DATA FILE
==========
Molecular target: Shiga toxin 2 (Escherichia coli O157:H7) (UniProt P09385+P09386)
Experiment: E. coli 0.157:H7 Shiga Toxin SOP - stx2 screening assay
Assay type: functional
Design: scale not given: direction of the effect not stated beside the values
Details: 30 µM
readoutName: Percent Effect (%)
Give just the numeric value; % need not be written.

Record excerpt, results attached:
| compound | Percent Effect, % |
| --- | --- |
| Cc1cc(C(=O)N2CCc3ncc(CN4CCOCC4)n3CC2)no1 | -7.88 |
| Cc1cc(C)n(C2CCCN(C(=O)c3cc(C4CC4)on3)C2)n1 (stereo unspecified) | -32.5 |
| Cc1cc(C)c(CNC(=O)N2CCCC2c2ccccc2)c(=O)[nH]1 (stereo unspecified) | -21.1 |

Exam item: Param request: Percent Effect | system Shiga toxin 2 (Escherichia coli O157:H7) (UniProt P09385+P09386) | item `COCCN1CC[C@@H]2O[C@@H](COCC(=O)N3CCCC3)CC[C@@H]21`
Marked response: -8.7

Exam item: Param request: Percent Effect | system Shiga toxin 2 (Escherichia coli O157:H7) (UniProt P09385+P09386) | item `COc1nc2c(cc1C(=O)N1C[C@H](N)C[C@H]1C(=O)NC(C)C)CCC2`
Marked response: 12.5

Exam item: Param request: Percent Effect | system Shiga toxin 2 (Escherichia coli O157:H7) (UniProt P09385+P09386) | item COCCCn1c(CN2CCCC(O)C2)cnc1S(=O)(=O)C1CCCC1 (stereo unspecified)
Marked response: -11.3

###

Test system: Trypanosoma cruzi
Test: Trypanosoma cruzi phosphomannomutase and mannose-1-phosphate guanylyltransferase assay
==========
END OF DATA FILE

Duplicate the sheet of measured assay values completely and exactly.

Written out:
Molecular target: Shiga toxin 2 (Escherichia coli O157:H7) (UniProt P09385+P09386)
Experiment: E. coli 0.157:H7 Shiga Toxin SOP - stx2 screening assay
Assay type: functional
Design: scale not given: direction of the effect not stated beside the values
Details: 30 µM
readoutName: Percent Effect (%)
Give just the numeric value; % need not be written.

Record excerpt, results attached:
| compound | Percent Effect, % |
| --- | --- |
| Cc1cc(C(=O)N2CCc3ncc(CN4CCOCC4)n3CC2)no1 | -7.88 |
| Cc1cc(C)n(C2CCCN(C(=O)c3cc(C4CC4)on3)C2)n1 (stereo unspecified) | -32.5 |
| Cc1cc(C)c(CNC(=O)N2CCCC2c2ccccc2)c(=O)[nH]1 (stereo unspecified) | -21.1 |

Exam item: Param request: Percent Effect | system Shiga toxin 2 (Escherichia coli O157:H7) (UniProt P09385+P09386) | item `COCCN1CC[C@@H]2O[C@@H](COCC(=O)N3CCCC3)CC[C@@H]21`
Marked response: -8.7

Exam item: Param request: Percent Effect | system Shiga toxin 2 (Escherichia coli O157:H7) (UniProt P09385+P09386) | item `COc1nc2c(cc1C(=O)N1C[C@H](N)C[C@H]1C(=O)NC(C)C)CCC2`
Marked response: 12.5

Exam item: Param request: Percent Effect | system Shiga toxin 2 (Escherichia coli O157:H7) (UniProt P09385+P09386) | item COCCCn1c(CN2CCCC(O)C2)cnc1S(=O)(=O)C1CCCC1 (stereo unspecified)
Marked response: -11.3

###

Test system: Trypanosoma cruzi
Test: Trypanosoma cruzi phosphomannomutase and mannose-1-phosphate guanylyltransferase assay